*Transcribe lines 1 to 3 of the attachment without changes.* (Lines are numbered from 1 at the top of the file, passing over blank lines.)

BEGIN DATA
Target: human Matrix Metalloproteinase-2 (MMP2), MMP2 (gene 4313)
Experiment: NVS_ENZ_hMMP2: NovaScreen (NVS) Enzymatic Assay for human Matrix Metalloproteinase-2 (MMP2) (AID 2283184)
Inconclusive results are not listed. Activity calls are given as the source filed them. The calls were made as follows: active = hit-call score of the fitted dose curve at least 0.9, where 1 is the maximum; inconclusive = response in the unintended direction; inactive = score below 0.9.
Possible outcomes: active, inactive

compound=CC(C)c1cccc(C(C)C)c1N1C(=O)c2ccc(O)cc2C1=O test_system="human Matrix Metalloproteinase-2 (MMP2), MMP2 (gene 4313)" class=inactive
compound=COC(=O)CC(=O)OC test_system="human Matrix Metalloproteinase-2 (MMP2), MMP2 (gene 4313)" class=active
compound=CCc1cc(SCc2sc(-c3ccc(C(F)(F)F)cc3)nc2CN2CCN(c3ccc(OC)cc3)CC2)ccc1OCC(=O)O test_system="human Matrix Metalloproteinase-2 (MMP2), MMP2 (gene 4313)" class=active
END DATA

Target: human Matrix Metalloproteinase-2 (MMP2), MMP2 (gene 4313)
Experiment: NVS_ENZ_hMMP2: NovaScreen (NVS) Enzymatic Assay for human Matrix Metalloproteinase-2 (MMP2) (AID 2283184)
Inconclusive results are not listed. Activity calls are given as the source filed them. The calls were made as follows: active = hit-call score of the fitted dose curve at least 0.9, where 1 is the maximum; inconclusive = response in the unintended direction; inactive = score below 0.9.